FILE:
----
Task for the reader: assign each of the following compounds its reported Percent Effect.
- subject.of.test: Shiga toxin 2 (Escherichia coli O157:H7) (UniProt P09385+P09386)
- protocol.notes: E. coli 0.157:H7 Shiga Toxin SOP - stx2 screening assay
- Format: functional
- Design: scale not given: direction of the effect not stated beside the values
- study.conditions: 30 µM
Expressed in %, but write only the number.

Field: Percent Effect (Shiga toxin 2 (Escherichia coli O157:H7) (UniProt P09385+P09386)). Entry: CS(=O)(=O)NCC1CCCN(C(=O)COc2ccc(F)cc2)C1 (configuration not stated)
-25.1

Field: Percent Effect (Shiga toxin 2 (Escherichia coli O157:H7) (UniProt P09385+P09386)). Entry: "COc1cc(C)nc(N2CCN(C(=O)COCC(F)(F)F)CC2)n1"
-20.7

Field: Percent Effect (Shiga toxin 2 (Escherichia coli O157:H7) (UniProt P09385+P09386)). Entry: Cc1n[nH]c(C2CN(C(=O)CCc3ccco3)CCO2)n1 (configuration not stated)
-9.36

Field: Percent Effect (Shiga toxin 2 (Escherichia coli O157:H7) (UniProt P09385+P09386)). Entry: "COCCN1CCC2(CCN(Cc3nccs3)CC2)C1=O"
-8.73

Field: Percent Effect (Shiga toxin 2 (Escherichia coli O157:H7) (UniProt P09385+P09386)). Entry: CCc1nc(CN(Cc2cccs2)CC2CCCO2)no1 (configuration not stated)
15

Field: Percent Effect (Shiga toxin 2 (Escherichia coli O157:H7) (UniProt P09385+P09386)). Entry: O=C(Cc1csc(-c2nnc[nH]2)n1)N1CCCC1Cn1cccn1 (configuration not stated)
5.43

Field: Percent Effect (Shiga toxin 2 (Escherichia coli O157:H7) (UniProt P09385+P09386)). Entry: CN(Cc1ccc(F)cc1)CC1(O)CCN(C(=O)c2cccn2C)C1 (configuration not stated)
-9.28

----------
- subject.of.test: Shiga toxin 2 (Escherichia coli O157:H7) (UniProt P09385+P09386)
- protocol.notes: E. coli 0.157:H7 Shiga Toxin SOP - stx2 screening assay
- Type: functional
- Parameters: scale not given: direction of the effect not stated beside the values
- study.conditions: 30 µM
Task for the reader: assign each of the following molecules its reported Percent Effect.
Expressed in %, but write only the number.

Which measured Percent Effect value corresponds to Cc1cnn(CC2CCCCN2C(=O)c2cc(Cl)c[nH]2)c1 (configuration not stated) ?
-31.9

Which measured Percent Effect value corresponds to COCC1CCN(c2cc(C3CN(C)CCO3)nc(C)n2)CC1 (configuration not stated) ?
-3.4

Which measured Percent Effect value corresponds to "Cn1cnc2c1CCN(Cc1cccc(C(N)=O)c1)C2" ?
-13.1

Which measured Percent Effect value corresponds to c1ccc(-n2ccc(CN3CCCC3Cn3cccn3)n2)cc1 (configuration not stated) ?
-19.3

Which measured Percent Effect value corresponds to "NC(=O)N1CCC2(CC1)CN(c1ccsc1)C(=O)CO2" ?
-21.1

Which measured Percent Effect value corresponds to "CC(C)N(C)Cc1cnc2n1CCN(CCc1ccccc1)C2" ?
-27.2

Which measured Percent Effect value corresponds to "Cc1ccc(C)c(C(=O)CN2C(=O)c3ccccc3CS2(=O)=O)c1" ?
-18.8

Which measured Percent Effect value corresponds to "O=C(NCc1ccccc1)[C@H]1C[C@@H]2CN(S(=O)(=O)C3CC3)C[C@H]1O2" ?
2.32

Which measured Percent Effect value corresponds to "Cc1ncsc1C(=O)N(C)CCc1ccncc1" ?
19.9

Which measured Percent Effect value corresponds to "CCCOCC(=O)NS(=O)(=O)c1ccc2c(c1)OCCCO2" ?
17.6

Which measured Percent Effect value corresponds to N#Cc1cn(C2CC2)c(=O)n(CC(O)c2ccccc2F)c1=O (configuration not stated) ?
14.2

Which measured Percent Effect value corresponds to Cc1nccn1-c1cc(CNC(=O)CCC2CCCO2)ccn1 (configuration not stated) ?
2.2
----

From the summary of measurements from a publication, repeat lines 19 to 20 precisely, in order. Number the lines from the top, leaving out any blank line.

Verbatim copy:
5.43

Field: Percent Effect (Shiga toxin 2 (Escherichia coli O157:H7) (UniProt P09385+P09386)). Entry: CN(Cc1ccc(F)cc1)CC1(O)CCN(C(=O)c2cccn2C)C1 (configuration not stated)